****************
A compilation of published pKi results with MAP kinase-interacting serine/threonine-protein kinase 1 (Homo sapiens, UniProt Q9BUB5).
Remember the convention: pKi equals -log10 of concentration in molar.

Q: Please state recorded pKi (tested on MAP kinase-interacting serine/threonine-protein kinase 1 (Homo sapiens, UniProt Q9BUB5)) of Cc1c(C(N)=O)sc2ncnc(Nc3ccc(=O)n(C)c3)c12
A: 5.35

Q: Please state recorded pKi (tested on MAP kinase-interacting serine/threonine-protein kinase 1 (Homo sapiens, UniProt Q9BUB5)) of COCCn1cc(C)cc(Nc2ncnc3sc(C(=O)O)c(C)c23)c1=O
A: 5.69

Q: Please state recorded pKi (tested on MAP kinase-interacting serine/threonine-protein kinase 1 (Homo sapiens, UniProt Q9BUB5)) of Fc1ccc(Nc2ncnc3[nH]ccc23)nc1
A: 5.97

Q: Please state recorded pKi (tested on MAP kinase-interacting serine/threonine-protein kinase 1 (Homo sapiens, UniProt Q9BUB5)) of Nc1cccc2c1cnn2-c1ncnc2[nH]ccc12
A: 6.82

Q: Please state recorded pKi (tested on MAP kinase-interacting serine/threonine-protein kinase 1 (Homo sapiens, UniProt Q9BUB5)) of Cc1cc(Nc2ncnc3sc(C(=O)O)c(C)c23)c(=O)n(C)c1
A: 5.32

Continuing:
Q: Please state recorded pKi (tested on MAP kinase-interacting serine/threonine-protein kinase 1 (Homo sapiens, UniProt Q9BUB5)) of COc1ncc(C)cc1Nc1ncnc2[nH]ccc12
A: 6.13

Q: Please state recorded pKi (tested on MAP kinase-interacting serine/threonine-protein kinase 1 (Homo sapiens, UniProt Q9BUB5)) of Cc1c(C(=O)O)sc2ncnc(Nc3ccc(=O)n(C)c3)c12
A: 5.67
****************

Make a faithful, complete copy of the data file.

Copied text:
A compilation of published pKi results with MAP kinase-interacting serine/threonine-protein kinase 1 (Homo sapiens, UniProt Q9BUB5).
Remember the convention: pKi equals -log10 of concentration in molar.

Q: Please state recorded pKi (tested on MAP kinase-interacting serine/threonine-protein kinase 1 (Homo sapiens, UniProt Q9BUB5)) of Cc1c(C(N)=O)sc2ncnc(Nc3ccc(=O)n(C)c3)c12
A: 5.35

Q: Please state recorded pKi (tested on MAP kinase-interacting serine/threonine-protein kinase 1 (Homo sapiens, UniProt Q9BUB5)) of COCCn1cc(C)cc(Nc2ncnc3sc(C(=O)O)c(C)c23)c1=O
A: 5.69

Q: Please state recorded pKi (tested on MAP kinase-interacting serine/threonine-protein kinase 1 (Homo sapiens, UniProt Q9BUB5)) of Fc1ccc(Nc2ncnc3[nH]ccc23)nc1
A: 5.97

Q: Please state recorded pKi (tested on MAP kinase-interacting serine/threonine-protein kinase 1 (Homo sapiens, UniProt Q9BUB5)) of Nc1cccc2c1cnn2-c1ncnc2[nH]ccc12
A: 6.82

Q: Please state recorded pKi (tested on MAP kinase-interacting serine/threonine-protein kinase 1 (Homo sapiens, UniProt Q9BUB5)) of Cc1cc(Nc2ncnc3sc(C(=O)O)c(C)c23)c(=O)n(C)c1
A: 5.32

Continuing:
Q: Please state recorded pKi (tested on MAP kinase-interacting serine/threonine-protein kinase 1 (Homo sapiens, UniProt Q9BUB5)) of COc1ncc(C)cc1Nc1ncnc2[nH]ccc12
A: 6.13

Q: Please state recorded pKi (tested on MAP kinase-interacting serine/threonine-protein kinase 1 (Homo sapiens, UniProt Q9BUB5)) of Cc1c(C(=O)O)sc2ncnc(Nc3ccc(=O)n(C)c3)c12
A: 5.67